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FRC’s latest distortions reveal partisan agenda

April 20, 2010, 3:21 pm | Posted by Dan Nejfelt

As the Family Research Council’s Action PAC ramps up its attacks against Democratic Members of Congress with an ad campaign rife with misinformation about abortion and health care reform, another false claim on their part further demonstrates their partisan agenda. Two of the Democratic Members of Congress they are aiming to unseat this year didn’t even vote for the health reform legislation FRC claims as the impetus for their campaign targeting.

FRC issued a press release yesterday announcing their “20 in 10″ campaign targeting “the districts of 20 Democratic incumbents who voted for President Obama’s abortion-funding health care bill.” However, two of the Members FRC is targeting- Reps. Glenn Nye and Walter Minnick — voted against health care reform. They both happen to be in very tight races for re-election, though. The Cook Political Report rates both contests as tossups.

The language on the FRC Action PAC website describing the “20 in 10″ campaign contradicts the language in the FRC Action PAC press release, merely indicating that the targeted Democrats face “pro-life, pro-family” challengers and are vulnerable:

…FRCACTION PAC has spent many months researching races we see as vulnerable and that will have pro-life, pro-family candidates to fill the void. As a result of the “health care” bill, we have expanded and revised our original “target list” from the “dirty dozen” to the “20 in ’10″ list. The expansion reflects those so called “pro-life” Democrats who seemed destined to heroism when they joined forces with Bart Stupak on a House bill that would have precluded any use federal dollars for abortion, but who caved under White House and Democrat [sic] leadership.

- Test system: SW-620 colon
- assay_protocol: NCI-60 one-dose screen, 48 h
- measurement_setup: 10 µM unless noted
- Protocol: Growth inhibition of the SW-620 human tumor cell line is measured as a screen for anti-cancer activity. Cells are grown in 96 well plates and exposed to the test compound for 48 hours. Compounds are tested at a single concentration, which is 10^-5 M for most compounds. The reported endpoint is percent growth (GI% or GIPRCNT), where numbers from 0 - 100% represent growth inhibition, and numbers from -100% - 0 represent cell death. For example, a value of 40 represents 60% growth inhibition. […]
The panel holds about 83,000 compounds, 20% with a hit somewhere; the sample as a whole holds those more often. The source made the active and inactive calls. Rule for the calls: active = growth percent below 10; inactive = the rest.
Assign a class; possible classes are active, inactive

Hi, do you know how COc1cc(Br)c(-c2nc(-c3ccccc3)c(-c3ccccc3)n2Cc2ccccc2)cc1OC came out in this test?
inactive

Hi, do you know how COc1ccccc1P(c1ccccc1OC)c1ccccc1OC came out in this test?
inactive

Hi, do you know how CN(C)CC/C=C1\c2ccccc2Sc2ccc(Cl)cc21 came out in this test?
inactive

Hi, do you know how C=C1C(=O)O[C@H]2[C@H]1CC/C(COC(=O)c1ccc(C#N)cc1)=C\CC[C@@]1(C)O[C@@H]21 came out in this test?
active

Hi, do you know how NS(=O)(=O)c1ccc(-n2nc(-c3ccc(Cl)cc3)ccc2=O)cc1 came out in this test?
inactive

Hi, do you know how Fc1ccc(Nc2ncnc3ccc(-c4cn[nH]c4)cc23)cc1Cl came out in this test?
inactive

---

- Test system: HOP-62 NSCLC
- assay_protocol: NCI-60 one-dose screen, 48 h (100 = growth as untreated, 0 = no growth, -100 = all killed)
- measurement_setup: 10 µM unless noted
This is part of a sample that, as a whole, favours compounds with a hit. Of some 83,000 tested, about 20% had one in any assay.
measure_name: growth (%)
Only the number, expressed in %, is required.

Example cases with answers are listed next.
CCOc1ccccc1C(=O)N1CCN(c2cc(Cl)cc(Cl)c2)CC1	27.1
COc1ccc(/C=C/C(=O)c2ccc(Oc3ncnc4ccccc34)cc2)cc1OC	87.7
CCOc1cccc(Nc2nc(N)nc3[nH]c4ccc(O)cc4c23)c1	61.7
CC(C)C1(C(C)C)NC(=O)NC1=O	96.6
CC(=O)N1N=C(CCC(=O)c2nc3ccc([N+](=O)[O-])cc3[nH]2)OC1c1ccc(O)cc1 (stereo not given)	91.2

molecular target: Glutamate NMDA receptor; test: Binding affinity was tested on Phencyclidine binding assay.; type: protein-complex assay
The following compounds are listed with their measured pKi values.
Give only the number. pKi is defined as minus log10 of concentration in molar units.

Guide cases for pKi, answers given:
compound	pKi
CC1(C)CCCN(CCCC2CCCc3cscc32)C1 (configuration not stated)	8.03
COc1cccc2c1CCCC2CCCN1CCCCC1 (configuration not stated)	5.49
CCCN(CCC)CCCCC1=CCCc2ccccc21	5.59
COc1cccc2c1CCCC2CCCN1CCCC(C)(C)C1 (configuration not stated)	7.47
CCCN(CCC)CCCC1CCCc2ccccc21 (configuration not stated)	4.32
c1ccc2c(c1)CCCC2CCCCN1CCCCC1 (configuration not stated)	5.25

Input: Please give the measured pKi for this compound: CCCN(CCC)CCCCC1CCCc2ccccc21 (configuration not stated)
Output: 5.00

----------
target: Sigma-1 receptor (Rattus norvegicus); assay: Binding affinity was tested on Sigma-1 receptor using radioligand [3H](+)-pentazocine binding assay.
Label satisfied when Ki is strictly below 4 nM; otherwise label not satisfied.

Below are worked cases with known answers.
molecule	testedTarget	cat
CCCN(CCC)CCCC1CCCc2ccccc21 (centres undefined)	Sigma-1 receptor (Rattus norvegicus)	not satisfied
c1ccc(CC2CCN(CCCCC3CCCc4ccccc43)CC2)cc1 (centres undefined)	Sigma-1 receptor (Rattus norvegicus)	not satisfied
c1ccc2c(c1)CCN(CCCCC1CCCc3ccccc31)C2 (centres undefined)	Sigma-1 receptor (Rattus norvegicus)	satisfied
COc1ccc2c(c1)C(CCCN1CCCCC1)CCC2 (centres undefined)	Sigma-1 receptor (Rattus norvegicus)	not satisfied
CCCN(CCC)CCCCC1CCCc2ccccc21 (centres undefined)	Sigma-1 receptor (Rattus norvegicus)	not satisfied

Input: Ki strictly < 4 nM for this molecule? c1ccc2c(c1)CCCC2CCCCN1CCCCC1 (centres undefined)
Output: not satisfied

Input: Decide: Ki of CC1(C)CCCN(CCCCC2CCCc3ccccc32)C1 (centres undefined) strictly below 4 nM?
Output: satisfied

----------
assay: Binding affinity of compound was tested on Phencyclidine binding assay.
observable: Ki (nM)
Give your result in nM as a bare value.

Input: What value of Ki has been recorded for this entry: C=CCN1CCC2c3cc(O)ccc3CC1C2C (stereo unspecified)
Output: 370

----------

Given all of the misinformation and inconsistency swirling around FRC’s website and press releases, it’s hard to get to the bottom of the reasoning behind their political targeting. But their glaringly false statement about Congressmen Nye and Minnick, alongside their inaccurate claims about health care reform and abortion funding, suggests that the “20 in 10″ campaign uses the issue of abortion funding in healthcare as a false pretext to carry water for the Republican party. They should immediately correct their misleading statements about health care reform, as well as the false claim that Rep. Nye and Rep. Minnick voted for this legislation.

If FRC disagrees with these 20 Members of Congress on principled reasons, they’re free to support whatever challengers they see fit. But deploying distortions and lies in the service of their campaign is not the way to go about it.

4 Responses to “FRC’s latest distortions reveal partisan agenda”

  1. I’m a regular reader of this blog and have included it as a link on my own. I applaud your effort to encourage truthfulness as a fundamental requirement of constructive social discourse by calling out FRC so to speak. However, I’m wondering how what some might read as an “attack” on FRC squares with the mission of Faith in Public Life:

    “Faith in Public Life is a strategy center advancing faith in the public square as a positive and unifying force for justice, compassion and the common good.”

    I do not offer these remarks as a criticism, but simply as a fellow American who shares many of the desires for our country that your organization holds.

  2. Dan says:

    Thanks for the kind and thoughtful commentary, Phillipe. An important part of building up a positive and unifying role for faith is making sure that misleading voices that cast the religious community in a negative light do go unchallenged and aren’t left as the de facto face of religion in public life. Given that so much of public dialogue is wedged into the frame of conflict, some might interpret such corrections as an attack, but I see correcting falsehoods as a necessary and useful step.

  3. Thanks for responding. It’s a difficult challenge your organization is up against, especially when so often issues are framed in a partisan manner that makes them difficult to discuss without sounding partisan oneself. I agree that particular voices that claim to speak for people of faith can cast all people of faith in a poor light and applaud your efforts to counteract that.

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